Dr. Tom Robinson is the Chief Data Officer and Co-Founder of Elliptic, the global leader in cryptocurrency forensics and anti-money laundering solutions. Dr. Robinson has advised government, tax authorities and regulators on cryptocurrencies, and his forensics analysis of cryptocurrency transactions has been used to help secure the convictions of cybercriminals. Prior to Elliptic, Dr. Robinson worked for a leading global consultancy and an intellectual property business commercializing early-stage technologies, before becoming the Chief Executive of MOF Technologies, a nanotechnology company. He also completed a doctorate in physics at the University of Oxford, before working in consulting and finance.
Jamie Smith is the Global Chief Communications Officer at The BitFury Group, the world’s leading full service Blockchain company and the CEO of the Global Blockchain Business Council (GBBC). Ms. Smith works to fundamentally enhance and positively advance the way the global community does business, transfers value, and opens up new doors to prosperity for billions of people throughout the world. She brings nearly two decades of communications experience, serving at the highest levels of government and the private sector, to the global Blockchain arena. She has previously served as Special Assistant to President Obama and deputy White House press secretary, Executive Vice President at Edelman Public Relations, Director of Public Affairs for the Office of the Director of National Intelligence (ODNI) and General James Clapper, Communications Director for the Senate Select Committee on Intelligence and the Senate Committee on Commerce, Science and Transportation, Traveling Press Director for Secretary Hillary Clinton’s 2008 Presidential Campaign, Communications Director for former Secretary of State Madeleine K. Albright and The Albright Group, LLC. and policy aide to Congresswoman Nita M. Lowey (D-NY). She speaks regularly around the world and is an industry expert in the emerging technology of Blockchain. She serves as the Co-Chair of the World Economic Forum’s Future Council on Blockchain.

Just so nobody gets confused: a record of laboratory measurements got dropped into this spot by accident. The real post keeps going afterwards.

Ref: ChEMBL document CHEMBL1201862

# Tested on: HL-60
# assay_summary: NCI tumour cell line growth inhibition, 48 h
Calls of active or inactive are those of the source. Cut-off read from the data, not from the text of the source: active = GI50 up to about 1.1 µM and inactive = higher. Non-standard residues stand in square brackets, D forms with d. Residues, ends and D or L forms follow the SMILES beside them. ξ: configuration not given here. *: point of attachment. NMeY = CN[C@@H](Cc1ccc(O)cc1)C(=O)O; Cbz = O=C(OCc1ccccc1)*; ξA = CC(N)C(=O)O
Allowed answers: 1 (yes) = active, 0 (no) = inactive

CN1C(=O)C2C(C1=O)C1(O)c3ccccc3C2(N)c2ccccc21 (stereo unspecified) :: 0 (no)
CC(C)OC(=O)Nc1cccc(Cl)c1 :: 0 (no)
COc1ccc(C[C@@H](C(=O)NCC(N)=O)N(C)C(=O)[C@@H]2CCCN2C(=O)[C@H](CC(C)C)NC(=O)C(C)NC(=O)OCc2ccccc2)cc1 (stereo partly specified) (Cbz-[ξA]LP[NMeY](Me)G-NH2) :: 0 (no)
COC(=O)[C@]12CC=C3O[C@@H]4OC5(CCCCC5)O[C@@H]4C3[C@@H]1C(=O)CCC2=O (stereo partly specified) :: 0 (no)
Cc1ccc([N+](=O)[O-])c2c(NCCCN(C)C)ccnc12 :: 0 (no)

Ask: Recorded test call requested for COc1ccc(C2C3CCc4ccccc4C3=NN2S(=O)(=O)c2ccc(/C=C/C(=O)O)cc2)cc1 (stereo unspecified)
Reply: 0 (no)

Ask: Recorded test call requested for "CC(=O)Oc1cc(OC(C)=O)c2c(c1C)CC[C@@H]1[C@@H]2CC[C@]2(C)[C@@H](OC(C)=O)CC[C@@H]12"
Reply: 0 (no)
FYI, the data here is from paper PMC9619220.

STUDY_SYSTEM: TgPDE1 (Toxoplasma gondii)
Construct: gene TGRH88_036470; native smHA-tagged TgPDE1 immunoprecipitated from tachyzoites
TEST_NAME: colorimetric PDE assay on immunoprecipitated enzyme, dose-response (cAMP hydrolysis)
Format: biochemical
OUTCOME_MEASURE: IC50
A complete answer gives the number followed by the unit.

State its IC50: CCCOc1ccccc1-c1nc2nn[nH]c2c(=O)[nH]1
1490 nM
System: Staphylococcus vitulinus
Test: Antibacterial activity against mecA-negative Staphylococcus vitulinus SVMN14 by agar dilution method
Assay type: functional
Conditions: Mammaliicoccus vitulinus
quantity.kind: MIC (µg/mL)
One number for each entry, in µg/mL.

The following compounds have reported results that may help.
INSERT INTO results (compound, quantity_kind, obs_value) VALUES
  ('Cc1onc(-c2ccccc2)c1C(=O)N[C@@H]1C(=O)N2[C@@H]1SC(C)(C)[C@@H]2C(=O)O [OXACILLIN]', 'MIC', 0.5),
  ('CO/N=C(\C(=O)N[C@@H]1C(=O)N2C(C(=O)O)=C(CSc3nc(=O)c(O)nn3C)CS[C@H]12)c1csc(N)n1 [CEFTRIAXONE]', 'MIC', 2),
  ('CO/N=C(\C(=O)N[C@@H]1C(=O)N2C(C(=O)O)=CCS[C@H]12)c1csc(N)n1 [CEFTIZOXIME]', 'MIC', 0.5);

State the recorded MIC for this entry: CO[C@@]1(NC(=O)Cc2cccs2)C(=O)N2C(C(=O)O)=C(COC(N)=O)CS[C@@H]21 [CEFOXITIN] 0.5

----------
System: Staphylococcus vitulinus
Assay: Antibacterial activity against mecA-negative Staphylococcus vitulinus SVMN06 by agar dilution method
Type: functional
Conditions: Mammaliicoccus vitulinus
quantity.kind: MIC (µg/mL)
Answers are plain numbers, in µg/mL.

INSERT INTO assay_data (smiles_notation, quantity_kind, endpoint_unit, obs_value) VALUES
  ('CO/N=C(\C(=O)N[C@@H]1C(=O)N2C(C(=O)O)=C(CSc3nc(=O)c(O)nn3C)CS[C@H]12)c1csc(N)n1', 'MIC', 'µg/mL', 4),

Juan Zarate serves as Chairman and Senior Counselor of the Center on Sanctions and Illicit Finance (CSIF) at the Foundation for Defense of Democracies, and Chairman and Co-Founder of the Financial Integrity Network. He is also Senior Adviser at the Center for Strategic and International Studies (CSIS), Senior National Security Analyst for NBC News and MSNBC, and Visiting Lecturer of Law at the Harvard Law School. Mr. Zarate served as the Deputy Assistant to the President and Deputy National Security Advisor for Combating Terrorism from 2005 to 2009, and was responsible for developing and implementing all aspects of the U.S. government’s counterterrorism strategy, including countering violent extremism and weapons of mass destruction. In this role, he was also responsible for U.S. strategy to address transnational threats, including international organized crime, hostage policy, and critical energy-infrastructure protection. He was the first-ever Assistant Secretary of the Treasury for Terrorist Financing and Financial Crimes, where he led domestic and international efforts to counter terrorist financing, the strategic use of financial power against America’s enemies, and the global hunt for Saddam Hussein’s assets.